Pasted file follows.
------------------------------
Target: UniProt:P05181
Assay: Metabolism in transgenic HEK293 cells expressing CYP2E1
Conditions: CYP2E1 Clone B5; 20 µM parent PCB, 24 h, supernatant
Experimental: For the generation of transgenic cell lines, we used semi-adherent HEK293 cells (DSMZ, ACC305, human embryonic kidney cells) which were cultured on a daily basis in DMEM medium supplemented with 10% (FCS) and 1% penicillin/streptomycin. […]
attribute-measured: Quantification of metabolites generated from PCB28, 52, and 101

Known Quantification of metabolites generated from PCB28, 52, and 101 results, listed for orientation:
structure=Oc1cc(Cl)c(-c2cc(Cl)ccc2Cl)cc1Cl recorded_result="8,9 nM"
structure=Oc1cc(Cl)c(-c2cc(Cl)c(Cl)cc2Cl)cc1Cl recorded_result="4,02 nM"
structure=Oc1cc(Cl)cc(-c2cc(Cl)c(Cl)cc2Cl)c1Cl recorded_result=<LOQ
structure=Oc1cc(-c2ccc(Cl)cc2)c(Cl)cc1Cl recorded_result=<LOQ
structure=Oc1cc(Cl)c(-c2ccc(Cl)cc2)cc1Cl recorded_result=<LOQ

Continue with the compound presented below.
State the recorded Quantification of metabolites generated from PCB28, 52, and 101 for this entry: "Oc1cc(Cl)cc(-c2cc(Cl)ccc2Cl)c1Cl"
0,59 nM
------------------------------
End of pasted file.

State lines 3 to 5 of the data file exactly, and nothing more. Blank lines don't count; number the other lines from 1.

Conditions: CYP2E1 Clone B5; 20 µM parent PCB, 24 h, supernatant
Experimental: For the generation of transgenic cell lines, we used semi-adherent HEK293 cells (DSMZ, ACC305, human embryonic kidney cells) which were cultured on a daily basis in DMEM medium supplemented with 10% (FCS) and 1% penicillin/streptomycin. […]
attribute-measured: Quantification of metabolites generated from PCB28, 52, and 101